He says, “I’ve been busy counting calories and ensuring that we are able to deliver the results people want, without compromising on flavor and quality. We’ve also brought in some new cooking techniques with the addition of a “sous-vide” circulator to our kitchen.”      

Regarding what’s new on the menu, Simon says, “One new dish I’m really excited about is the seared steelhead salmon with parsnip puree, grilled fennel and radicchio salad, and tomato-caper relish. The steelhead we feature is an amazing local British Columbia fish, which is produced sustainably. The beautiful mild flavor of the fish is complemented by the rich sweetness of parsnips, as well as the fresh and bright flavors of the fennel and radicchio salad.” Rounded out with the sweet and tangy bite of the tomato caper-relish, Simon says, “This dish is a winner in my books!”

To whet your whistle just a little more, Simon says, “I’m also really excited about the rutabaga spaghetti with tempeh-almond ‘meatballs’ and a tomato-cashew rosee sauce, which will be accompanied with a kale caesar salad.” He says, “It’s a really healthy and interesting twist on the ultimate comfort food: spaghetti and meatballs.”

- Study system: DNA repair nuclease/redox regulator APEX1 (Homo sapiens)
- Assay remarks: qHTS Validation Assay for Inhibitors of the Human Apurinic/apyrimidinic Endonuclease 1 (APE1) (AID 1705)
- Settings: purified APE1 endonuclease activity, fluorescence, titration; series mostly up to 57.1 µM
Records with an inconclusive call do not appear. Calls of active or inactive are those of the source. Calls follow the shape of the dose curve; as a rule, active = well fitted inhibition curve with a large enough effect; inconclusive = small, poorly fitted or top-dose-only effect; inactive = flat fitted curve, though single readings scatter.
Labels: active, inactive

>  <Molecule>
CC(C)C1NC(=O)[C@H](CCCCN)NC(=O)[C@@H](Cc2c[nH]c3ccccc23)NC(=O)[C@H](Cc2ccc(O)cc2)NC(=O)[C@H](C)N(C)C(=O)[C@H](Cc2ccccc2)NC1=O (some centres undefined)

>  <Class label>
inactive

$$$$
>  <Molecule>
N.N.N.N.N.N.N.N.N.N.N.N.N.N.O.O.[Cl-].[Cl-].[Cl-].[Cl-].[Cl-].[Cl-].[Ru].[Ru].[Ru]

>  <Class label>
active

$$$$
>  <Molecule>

Eating isn’t just about curbing hunger pangs–it’s about nourishing a healthy and active body. The Mountain Trek program doesn’t offer a “diet”; instead, we eat seasonal, local, wild and organic foods six times over the course of the day to properly absorb all nutrients and avoid energy crashes. Each meal and snack is individually prepared for your body and your goals for the week, and are free of processed foods, stimulants or toxins, allowing your body to heal and strengthen.  If you feel in need of a health reset, join us for a week of exercising in nature, de-stressing in the spa, and clean eating.

Pros and Cons of Keto, Whole30 + Intermittent Fasting

cutting board and knife with healthy nutritious vegetables and eggs

Are you thinking about trying a new diet? Quick fixes that jolt our systems are tempting to turn to, but we encourage lasting lifestyle changes. While fad diets may be tempting, there are both pros and cons to Keto, Whole30, and Intermittent Fasting.

No diet is worth doing if you can’t do it for the rest of your life.